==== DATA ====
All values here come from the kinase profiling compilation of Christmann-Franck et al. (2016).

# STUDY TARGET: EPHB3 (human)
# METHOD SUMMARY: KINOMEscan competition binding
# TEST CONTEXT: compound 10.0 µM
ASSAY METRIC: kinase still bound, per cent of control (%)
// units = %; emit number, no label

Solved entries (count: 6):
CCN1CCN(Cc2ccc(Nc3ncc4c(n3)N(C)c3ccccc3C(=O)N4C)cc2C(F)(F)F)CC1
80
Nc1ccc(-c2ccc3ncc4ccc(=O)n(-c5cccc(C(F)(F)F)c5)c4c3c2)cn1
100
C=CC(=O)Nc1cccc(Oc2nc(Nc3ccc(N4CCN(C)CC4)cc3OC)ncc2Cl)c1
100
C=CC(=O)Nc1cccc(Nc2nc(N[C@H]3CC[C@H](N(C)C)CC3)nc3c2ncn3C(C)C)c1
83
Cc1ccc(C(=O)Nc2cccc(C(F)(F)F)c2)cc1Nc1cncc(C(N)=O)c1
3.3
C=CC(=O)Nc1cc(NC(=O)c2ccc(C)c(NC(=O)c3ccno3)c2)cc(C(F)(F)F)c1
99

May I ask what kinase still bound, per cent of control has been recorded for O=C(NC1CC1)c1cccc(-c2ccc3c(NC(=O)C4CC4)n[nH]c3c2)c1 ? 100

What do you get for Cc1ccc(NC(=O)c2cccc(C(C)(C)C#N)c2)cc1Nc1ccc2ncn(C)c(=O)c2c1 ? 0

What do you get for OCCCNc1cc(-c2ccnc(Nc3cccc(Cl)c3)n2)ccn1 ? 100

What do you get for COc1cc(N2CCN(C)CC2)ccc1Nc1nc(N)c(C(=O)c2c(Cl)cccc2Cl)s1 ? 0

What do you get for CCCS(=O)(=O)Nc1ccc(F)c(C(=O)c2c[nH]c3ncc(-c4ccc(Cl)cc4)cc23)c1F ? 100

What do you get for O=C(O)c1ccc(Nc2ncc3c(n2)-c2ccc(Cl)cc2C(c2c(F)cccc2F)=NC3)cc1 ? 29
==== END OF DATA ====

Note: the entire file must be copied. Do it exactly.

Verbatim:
All values here come from the kinase profiling compilation of Christmann-Franck et al. (2016).

# STUDY TARGET: EPHB3 (human)
# METHOD SUMMARY: KINOMEscan competition binding
# TEST CONTEXT: compound 10.0 µM
ASSAY METRIC: kinase still bound, per cent of control (%)
// units = %; emit number, no label

Solved entries (count: 6):
CCN1CCN(Cc2ccc(Nc3ncc4c(n3)N(C)c3ccccc3C(=O)N4C)cc2C(F)(F)F)CC1
80
Nc1ccc(-c2ccc3ncc4ccc(=O)n(-c5cccc(C(F)(F)F)c5)c4c3c2)cn1
100
C=CC(=O)Nc1cccc(Oc2nc(Nc3ccc(N4CCN(C)CC4)cc3OC)ncc2Cl)c1
100
C=CC(=O)Nc1cccc(Nc2nc(N[C@H]3CC[C@H](N(C)C)CC3)nc3c2ncn3C(C)C)c1
83
Cc1ccc(C(=O)Nc2cccc(C(F)(F)F)c2)cc1Nc1cncc(C(N)=O)c1
3.3
C=CC(=O)Nc1cc(NC(=O)c2ccc(C)c(NC(=O)c3ccno3)c2)cc(C(F)(F)F)c1
99

May I ask what kinase still bound, per cent of control has been recorded for O=C(NC1CC1)c1cccc(-c2ccc3c(NC(=O)C4CC4)n[nH]c3c2)c1 ? 100

What do you get for Cc1ccc(NC(=O)c2cccc(C(C)(C)C#N)c2)cc1Nc1ccc2ncn(C)c(=O)c2c1 ? 0

What do you get for OCCCNc1cc(-c2ccnc(Nc3cccc(Cl)c3)n2)ccn1 ? 100

What do you get for COc1cc(N2CCN(C)CC2)ccc1Nc1nc(N)c(C(=O)c2c(Cl)cccc2Cl)s1 ? 0

What do you get for CCCS(=O)(=O)Nc1ccc(F)c(C(=O)c2c[nH]c3ncc(-c4ccc(Cl)cc4)cc23)c1F ? 100

What do you get for O=C(O)c1ccc(Nc2ncc3c(n2)-c2ccc(Cl)cc2C(c2c(F)cccc2F)=NC3)cc1 ? 29